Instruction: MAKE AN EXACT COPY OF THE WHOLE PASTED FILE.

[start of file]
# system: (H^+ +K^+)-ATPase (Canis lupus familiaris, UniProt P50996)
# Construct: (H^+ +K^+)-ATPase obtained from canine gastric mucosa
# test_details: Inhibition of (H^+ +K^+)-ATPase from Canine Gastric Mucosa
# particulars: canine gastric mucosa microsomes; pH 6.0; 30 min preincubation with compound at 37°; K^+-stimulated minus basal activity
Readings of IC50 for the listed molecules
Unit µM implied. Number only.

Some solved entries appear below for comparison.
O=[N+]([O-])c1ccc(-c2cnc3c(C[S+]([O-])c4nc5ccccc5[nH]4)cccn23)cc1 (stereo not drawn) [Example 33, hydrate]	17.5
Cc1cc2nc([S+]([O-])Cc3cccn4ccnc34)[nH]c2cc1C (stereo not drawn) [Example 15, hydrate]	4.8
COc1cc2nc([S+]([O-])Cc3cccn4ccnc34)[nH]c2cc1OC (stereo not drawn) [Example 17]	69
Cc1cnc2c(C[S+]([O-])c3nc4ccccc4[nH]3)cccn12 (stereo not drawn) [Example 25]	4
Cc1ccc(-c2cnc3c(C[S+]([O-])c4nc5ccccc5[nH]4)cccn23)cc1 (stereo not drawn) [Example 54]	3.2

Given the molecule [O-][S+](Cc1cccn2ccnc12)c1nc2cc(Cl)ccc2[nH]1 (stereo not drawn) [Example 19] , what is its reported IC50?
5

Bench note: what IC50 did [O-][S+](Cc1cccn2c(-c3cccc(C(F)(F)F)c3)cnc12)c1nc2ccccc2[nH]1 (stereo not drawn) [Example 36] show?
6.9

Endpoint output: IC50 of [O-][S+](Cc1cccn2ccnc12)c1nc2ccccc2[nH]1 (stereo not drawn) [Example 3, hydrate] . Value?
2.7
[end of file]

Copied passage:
# system: (H^+ +K^+)-ATPase (Canis lupus familiaris, UniProt P50996)
# Construct: (H^+ +K^+)-ATPase obtained from canine gastric mucosa
# test_details: Inhibition of (H^+ +K^+)-ATPase from Canine Gastric Mucosa
# particulars: canine gastric mucosa microsomes; pH 6.0; 30 min preincubation with compound at 37°; K^+-stimulated minus basal activity
Readings of IC50 for the listed molecules
Unit µM implied. Number only.

Some solved entries appear below for comparison.
O=[N+]([O-])c1ccc(-c2cnc3c(C[S+]([O-])c4nc5ccccc5[nH]4)cccn23)cc1 (stereo not drawn) [Example 33, hydrate]	17.5
Cc1cc2nc([S+]([O-])Cc3cccn4ccnc34)[nH]c2cc1C (stereo not drawn) [Example 15, hydrate]	4.8
COc1cc2nc([S+]([O-])Cc3cccn4ccnc34)[nH]c2cc1OC (stereo not drawn) [Example 17]	69
Cc1cnc2c(C[S+]([O-])c3nc4ccccc4[nH]3)cccn12 (stereo not drawn) [Example 25]	4
Cc1ccc(-c2cnc3c(C[S+]([O-])c4nc5ccccc5[nH]4)cccn23)cc1 (stereo not drawn) [Example 54]	3.2

Given the molecule [O-][S+](Cc1cccn2ccnc12)c1nc2cc(Cl)ccc2[nH]1 (stereo not drawn) [Example 19] , what is its reported IC50?
5

Bench note: what IC50 did [O-][S+](Cc1cccn2c(-c3cccc(C(F)(F)F)c3)cnc12)c1nc2ccccc2[nH]1 (stereo not drawn) [Example 36] show?
6.9

Endpoint output: IC50 of [O-][S+](Cc1cccn2ccnc12)c1nc2ccccc2[nH]1 (stereo not drawn) [Example 3, hydrate] . Value?
2.7